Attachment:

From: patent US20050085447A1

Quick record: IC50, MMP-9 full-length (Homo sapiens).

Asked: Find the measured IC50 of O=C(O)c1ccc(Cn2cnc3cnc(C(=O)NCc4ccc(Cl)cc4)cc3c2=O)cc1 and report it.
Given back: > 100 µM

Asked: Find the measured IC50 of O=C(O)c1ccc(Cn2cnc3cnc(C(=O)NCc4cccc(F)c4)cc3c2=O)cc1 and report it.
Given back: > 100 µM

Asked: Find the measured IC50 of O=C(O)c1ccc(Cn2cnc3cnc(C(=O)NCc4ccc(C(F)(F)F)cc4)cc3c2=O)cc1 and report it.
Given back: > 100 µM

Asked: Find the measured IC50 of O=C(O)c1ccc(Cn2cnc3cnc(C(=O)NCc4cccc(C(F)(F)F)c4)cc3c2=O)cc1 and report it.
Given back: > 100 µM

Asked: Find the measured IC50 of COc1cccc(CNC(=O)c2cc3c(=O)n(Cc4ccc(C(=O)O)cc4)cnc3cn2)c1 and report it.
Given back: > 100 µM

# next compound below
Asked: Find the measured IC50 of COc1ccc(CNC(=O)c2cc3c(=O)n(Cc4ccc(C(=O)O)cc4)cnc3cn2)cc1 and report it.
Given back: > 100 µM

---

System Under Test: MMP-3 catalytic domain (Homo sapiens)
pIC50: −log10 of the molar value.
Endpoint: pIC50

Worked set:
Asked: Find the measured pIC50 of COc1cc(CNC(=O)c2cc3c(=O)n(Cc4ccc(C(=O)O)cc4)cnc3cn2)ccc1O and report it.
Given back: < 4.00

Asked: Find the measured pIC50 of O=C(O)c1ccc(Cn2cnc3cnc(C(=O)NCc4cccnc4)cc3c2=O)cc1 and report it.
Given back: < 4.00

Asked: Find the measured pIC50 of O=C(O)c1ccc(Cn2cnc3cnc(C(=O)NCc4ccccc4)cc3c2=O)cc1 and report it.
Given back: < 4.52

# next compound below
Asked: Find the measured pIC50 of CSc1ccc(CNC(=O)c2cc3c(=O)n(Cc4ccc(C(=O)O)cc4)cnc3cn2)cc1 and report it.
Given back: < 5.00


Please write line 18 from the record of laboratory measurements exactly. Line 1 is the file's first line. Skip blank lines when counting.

pIC50: −log10 of the molar value.